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ASIL: European Court of Human Rights Rules NGOs’ Defamation Case for Untrue Statements in a Private Letter Did Not Violate Freedom of Expression (June 27, 2017)
 

By: Caitlin Behles | June 29, 2017 - 1:10pm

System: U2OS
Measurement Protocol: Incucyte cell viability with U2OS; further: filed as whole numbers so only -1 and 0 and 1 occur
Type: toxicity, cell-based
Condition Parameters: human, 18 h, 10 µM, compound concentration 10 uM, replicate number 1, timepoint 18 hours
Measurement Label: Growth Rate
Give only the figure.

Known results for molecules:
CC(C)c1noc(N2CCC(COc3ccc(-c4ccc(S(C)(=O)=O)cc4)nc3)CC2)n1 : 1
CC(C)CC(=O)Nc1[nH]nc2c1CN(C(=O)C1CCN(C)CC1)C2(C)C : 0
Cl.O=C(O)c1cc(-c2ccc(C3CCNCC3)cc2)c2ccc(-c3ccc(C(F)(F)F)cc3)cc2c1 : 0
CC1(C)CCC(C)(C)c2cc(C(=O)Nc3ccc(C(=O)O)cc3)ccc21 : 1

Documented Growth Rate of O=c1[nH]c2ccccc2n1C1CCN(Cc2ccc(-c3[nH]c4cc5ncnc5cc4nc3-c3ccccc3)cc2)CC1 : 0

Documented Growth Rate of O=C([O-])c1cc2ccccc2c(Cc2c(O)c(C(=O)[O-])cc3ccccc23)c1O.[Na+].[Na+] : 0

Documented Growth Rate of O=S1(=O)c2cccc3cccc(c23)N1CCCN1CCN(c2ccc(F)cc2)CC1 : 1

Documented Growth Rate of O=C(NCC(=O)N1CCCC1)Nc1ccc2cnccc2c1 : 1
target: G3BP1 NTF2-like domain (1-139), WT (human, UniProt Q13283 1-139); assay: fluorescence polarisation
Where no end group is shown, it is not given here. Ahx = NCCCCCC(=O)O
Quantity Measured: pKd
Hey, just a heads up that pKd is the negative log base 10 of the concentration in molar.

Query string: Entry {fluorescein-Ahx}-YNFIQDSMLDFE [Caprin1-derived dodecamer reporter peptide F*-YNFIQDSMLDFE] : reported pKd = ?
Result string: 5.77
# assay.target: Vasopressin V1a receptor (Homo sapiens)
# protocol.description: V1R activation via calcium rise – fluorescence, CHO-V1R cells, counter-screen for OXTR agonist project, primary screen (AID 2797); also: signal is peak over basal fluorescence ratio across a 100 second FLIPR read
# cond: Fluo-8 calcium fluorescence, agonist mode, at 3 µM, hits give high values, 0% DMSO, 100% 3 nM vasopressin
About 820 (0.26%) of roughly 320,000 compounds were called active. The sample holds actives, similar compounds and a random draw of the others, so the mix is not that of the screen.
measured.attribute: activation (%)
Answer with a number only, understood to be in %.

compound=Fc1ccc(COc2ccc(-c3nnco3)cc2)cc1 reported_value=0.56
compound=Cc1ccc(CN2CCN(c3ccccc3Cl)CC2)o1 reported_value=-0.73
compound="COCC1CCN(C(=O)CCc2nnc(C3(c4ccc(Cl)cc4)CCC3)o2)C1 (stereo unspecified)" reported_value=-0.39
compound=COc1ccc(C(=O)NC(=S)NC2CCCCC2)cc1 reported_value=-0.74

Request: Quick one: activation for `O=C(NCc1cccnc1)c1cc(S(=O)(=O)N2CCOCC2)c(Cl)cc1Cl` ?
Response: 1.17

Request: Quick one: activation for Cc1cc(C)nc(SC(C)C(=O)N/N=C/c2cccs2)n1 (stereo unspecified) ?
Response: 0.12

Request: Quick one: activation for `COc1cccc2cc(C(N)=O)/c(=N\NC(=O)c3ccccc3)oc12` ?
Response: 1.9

On June 27, 2017, the grand chamber of the European Court of Human Rights ruled in Medžlis Islamske Zajednice Br?ko and Others v. Bosnia and Herzegovina that there had been no violation of the right to freedom of expression in a finding of defamation against four NGOs for the publication of a letter containing untrue allegations about the entertainment editor of a public radio station. According to the press release, the NGOs had sent the letter to “the highest authorities of their district complaining about a person’s application for the post of director of Br?ko District’s multi-ethnic radio and television station” and it was later published in several newspapers. The Court determined that “the applicants had not established before the domestic courts the ‘truthfulness of these statements which they knew or ought to have known were false’ despite being bound by the requirement to verify the veracity of their allegations even if these had been disclosed to the authorities by means of private correspondence.” The Court therefore held “that the applicants had not had a sufficient factual basis to support their allegations and that the interference with their freedom of expression had been supported by relevant and sufficient reasons and had been proportionate to the legitimate aim pursued.” The Court further noted that the domestic court had struck a balance between protecting the reputation of the individual at issue and the applicants’ freedom of expression.